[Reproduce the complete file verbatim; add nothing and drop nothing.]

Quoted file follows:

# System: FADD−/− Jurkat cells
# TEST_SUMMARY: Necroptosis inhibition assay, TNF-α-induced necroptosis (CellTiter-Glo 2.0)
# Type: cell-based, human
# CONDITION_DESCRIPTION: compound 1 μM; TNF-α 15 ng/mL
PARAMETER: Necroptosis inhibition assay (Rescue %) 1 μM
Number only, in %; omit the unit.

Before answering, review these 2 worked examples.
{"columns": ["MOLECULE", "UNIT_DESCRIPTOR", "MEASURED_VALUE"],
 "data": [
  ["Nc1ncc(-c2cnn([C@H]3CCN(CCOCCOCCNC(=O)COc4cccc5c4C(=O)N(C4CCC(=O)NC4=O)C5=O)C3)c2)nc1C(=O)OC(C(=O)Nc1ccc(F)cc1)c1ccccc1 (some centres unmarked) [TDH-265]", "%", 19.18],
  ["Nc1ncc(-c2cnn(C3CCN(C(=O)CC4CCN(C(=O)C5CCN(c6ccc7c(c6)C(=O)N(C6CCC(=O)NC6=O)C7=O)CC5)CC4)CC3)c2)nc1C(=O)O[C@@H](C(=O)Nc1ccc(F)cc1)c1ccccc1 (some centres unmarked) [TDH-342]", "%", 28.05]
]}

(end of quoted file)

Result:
# System: FADD−/− Jurkat cells
# TEST_SUMMARY: Necroptosis inhibition assay, TNF-α-induced necroptosis (CellTiter-Glo 2.0)
# Type: cell-based, human
# CONDITION_DESCRIPTION: compound 1 μM; TNF-α 15 ng/mL
PARAMETER: Necroptosis inhibition assay (Rescue %) 1 μM
Number only, in %; omit the unit.

Before answering, review these 2 worked examples.
{"columns": ["MOLECULE", "UNIT_DESCRIPTOR", "MEASURED_VALUE"],
 "data": [
  ["Nc1ncc(-c2cnn([C@H]3CCN(CCOCCOCCNC(=O)COc4cccc5c4C(=O)N(C4CCC(=O)NC4=O)C5=O)C3)c2)nc1C(=O)OC(C(=O)Nc1ccc(F)cc1)c1ccccc1 (some centres unmarked) [TDH-265]", "%", 19.18],
  ["Nc1ncc(-c2cnn(C3CCN(C(=O)CC4CCN(C(=O)C5CCN(c6ccc7c(c6)C(=O)N(C6CCC(=O)NC6=O)C7=O)CC5)CC4)CC3)c2)nc1C(=O)O[C@@H](C(=O)Nc1ccc(F)cc1)c1ccccc1 (some centres unmarked) [TDH-342]", "%", 28.05]
]}